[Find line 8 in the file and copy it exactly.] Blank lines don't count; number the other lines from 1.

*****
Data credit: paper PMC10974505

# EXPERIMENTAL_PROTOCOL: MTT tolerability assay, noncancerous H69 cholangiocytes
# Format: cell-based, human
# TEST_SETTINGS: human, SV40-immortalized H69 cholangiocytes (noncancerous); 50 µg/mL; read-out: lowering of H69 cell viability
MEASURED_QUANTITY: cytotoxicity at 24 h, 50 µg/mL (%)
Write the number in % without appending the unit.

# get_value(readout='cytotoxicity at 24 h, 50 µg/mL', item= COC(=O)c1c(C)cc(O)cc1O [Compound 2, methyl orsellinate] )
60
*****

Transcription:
60